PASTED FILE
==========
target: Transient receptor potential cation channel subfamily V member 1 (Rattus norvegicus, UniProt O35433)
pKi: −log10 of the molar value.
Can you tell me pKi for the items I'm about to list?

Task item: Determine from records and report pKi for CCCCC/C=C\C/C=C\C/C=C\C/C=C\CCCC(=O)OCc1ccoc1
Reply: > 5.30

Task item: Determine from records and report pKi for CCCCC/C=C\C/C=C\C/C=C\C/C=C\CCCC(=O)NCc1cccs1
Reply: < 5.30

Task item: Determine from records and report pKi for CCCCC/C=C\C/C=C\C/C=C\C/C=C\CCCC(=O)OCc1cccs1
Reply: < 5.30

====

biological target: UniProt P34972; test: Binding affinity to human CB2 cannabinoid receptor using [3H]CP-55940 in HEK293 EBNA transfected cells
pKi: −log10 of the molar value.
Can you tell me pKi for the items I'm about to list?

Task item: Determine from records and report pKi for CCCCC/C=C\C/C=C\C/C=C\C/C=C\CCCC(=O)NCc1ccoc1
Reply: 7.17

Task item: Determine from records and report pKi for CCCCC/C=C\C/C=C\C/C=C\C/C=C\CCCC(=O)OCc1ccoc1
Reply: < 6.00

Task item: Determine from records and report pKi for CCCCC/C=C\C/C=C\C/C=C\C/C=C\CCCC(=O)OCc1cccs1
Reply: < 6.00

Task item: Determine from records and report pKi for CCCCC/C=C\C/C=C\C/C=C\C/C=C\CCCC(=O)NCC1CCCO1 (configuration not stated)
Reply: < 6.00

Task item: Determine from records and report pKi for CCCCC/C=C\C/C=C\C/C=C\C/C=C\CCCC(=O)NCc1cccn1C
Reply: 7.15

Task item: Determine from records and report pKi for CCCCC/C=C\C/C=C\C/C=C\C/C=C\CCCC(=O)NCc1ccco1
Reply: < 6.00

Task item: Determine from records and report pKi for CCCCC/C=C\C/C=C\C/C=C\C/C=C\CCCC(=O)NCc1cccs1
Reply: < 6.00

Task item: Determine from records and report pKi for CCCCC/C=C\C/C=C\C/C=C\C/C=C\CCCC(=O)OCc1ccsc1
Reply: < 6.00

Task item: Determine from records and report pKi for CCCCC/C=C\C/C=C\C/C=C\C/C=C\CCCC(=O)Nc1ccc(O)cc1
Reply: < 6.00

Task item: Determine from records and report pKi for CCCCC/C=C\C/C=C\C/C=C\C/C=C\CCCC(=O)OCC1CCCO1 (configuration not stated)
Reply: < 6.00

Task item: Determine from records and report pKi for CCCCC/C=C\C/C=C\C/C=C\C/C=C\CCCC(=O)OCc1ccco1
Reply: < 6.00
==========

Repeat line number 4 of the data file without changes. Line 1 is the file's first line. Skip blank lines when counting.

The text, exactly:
Task item: Determine from records and report pKi for CCCCC/C=C\C/C=C\C/C=C\C/C=C\CCCC(=O)OCc1ccoc1